Motions for Rehearing or for Transfer to Court en Banc Denied April 9, 1962.
Robinson Steel Construction Company was the general contractor in repairing the United States Army Engineer Depot in Granite City, Illinois, and the Hartman-Walsh Painting Company was its subcontractor, engaged to paint the interior of the depot. The plaintiff, Herman Andrews, was a painter employed by Hartman-Walsh Company. On July 17, 1957, while painting the ceiling, Andrews fell from a scaffold and was injured. The parties have stipulated that at the time of Andrews' injury Hartman-Walsh had insured and guaranteed its liability to pay compensation to its employees under the workmen's compensation law of Illinois. To recover damages for his injuries resulting from the fall, Andrews has instituted this action under the Illinois Scaffold Act (1 Ill.R.S.1959, Ch. 48, Secs. 60, 69) against Robinson Steel Construction Company, the general contractor. In his petition Andrews has alleged that the general contractor willfully violated the Illinois Scaffold Act and has therefore incurred a liability to him. The respondent does not now object to the allegations of the petition with respect to its liability under the scaffold act, and we are not concerned with whether the petition states a cause of action in this respect and neither are we concerned with whether the proof will be sufficient, for the purposes of this opinion it is assumed that the petition is sufficient in this particular regard. Kennerly v. Shell Oil Co., 13 Ill.2d 431, 150 N.E.2d 134; Gannon v. Chicago, Milwaukee, St. Paul & Pacific Ry. Co., 22 Ill.2d 305, 175 N.E.2d 785; Miller v. B. F. Goodrich Co., 7 Cir., 295 F.2d 667. Hartman-Walsh Painting Company is a third-party defendant-respondent and Robinson Steel states that its third-party claim is one of indemnity only, ancillary to the plaintiff's claim, and that the dismissal of the plaintiff's claim necessarily disposes of all causes and controversies as far as this court is now concerned.
The trial court, upon motion, dismissed the plaintiff's petition for the reason that Robinson Steel Construction Company was Andrews' "statutory employer" under the law of Illinois and therefore his only relief was under the workmen's compensation law. The controversy and question for decision is precisely pointed up by
In this background it is obvious that the question for decision is whether a statutory employer is a third person, "some person other than his employer," within the meaning of the workmen's compensation law of Illinois and therefore liable in damages to the employee of a subcontractor (1 Ill.R.S. 1959, Ch. 48, Sec. 138.5(b)) injured by reason of the general contractor's violation of the scaffold act. The question is further complicated in that the Illinois compensation law has been amended several times, particularly in 1951, and the Illinois courts have not recently considered this particular problem. Thus it is not as if we were more or less authoritatively construing our own statutes, here the court is confronted with the unrewarding task of unauthoritatively interpreting the Illinois statutes.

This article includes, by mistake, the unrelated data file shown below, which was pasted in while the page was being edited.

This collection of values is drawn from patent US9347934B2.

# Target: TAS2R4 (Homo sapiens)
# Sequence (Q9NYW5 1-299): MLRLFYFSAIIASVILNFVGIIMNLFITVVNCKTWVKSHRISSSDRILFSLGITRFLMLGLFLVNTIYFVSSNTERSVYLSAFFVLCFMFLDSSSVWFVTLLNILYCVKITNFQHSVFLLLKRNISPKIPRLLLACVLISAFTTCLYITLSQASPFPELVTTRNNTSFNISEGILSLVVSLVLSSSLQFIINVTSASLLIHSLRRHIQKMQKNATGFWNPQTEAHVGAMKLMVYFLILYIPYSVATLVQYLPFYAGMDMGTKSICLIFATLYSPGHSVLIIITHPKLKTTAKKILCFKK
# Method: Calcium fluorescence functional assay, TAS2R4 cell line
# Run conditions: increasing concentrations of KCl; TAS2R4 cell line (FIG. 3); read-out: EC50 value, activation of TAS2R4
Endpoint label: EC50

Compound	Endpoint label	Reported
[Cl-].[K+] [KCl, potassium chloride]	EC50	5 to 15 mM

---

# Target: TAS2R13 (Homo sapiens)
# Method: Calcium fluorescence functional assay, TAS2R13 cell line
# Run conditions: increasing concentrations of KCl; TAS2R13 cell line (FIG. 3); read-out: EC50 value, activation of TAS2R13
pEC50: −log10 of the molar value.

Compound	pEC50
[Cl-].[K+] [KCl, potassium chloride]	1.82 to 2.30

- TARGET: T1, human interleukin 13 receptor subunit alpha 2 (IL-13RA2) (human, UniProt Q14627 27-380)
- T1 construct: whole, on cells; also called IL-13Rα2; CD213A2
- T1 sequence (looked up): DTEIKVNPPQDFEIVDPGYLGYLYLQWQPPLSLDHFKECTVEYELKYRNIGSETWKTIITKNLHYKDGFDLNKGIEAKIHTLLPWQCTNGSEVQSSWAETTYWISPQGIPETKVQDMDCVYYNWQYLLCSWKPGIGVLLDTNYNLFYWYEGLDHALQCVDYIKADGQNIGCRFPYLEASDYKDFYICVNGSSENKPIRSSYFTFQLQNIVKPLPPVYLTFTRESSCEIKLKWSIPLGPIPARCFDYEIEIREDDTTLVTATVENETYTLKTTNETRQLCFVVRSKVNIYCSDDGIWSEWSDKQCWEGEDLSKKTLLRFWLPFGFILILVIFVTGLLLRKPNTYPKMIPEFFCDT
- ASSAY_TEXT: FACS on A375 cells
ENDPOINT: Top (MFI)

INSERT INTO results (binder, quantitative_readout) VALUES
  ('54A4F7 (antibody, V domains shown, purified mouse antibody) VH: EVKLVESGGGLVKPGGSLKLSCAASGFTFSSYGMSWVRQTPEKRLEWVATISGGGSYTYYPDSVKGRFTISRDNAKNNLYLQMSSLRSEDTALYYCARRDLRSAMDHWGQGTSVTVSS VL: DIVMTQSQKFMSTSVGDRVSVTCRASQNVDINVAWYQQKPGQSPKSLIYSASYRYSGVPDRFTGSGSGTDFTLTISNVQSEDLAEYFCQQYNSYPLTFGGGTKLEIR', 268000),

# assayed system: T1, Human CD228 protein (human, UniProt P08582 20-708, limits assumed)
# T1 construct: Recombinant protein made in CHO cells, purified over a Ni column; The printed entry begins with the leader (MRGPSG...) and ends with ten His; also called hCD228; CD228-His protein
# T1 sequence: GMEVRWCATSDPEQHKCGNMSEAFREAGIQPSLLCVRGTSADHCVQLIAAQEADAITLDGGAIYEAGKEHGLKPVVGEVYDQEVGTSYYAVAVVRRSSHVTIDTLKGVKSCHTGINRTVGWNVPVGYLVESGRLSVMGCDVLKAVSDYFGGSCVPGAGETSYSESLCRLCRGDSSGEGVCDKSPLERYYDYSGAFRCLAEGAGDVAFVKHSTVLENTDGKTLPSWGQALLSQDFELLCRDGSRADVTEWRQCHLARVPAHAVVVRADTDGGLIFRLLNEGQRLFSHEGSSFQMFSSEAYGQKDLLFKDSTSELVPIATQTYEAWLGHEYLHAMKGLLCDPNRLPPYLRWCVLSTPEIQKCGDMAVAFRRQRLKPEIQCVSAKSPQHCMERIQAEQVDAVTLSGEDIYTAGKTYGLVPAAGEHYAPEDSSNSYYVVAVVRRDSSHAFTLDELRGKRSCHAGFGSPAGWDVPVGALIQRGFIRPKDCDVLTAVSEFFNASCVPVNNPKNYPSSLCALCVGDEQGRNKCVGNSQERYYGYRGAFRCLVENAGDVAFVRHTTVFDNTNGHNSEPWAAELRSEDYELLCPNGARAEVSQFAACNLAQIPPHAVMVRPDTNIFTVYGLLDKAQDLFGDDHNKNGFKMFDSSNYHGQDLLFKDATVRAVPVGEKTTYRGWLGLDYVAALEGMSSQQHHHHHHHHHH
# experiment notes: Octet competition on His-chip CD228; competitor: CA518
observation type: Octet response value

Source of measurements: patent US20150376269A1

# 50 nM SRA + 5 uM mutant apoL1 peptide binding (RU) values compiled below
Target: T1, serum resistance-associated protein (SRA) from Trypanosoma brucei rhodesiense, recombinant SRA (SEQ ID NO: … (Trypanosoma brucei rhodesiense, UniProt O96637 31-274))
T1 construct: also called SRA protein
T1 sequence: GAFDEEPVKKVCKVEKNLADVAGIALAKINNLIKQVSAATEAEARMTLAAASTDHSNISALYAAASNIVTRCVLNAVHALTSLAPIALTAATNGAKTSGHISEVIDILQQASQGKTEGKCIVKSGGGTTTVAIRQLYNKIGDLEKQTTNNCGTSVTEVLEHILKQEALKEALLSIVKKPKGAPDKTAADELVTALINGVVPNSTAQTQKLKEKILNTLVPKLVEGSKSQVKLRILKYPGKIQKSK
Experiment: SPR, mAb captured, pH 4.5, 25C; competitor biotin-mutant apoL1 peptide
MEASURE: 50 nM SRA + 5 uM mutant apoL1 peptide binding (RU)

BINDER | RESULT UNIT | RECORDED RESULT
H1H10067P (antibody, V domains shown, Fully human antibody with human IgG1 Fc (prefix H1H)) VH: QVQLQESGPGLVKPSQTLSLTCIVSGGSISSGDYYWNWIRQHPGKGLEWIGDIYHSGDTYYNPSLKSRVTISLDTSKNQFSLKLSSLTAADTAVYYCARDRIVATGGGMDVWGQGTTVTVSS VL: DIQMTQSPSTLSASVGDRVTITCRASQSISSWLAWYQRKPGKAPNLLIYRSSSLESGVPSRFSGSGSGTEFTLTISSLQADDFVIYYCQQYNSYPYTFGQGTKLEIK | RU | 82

In further background but persuasively bearing upon the immediate question, it may be noted that two types of statutes have been employed in the compensation laws of at least forty-one states: one, those which merely require the general contractor to see that his subcontractor carries compensation insurance, and, two, those which directly impose liability on the general contractor for injuries to employees of his subcontractor. The latter type statutes have generally been construed as creating an exclusive remedy, precluding the maintenance of either a statutory or common-law action against the general contractor, even though rights against third persons are preserved in the acts. On the other hand, the type one statutes are generally construed in favor of the retention of common-law or other rights of subcontractors' employees against the general contractor, at least where the general contractor is not in fact liable under the act. Annotations 151 A.L.R. 1359, 166 A.L.R. 813. "The distinctions to be drawn between the statutes lie rather in the nature of the obligation which is placed upon the general contractor by the statutes of various jurisdictions. Where the general contractor is subjected to a primary obligation to provide compensation for the employees of a subcontractor, the courts have generally denied common law actions by the employees of the subcontractor against the general contractor on the ground that he is by statute the `employer' and therefore immune from liability. On the other hand, where the statute imposes only a secondary obligation on the general contractor, that of providing compensation in the event that the subcontractor fails to do so or is not subject to the compensation law, the tendency is to find that a general contractor who has not in fact been held liable for compensation is a third person against whom an action for damages may be brought." McCoid, "The Third Person In The Compensation Picture," 37 Tex. L.R. 389, 407-408; 108 Pa.L.R. 155. Professor Larson summarizes the lines of cases under the various statutes in this way: "But if the facts necessary to his liability are not complete, as when the sub-contractor is insured, most courts have held that the general contractor remains a third party subject to common law liability. These cases test the general contractor's status by his actual relation to the sub-contractor's employee on the given facts, not by his potential liability if, for example, the subcontractor failed to carry insurance." 2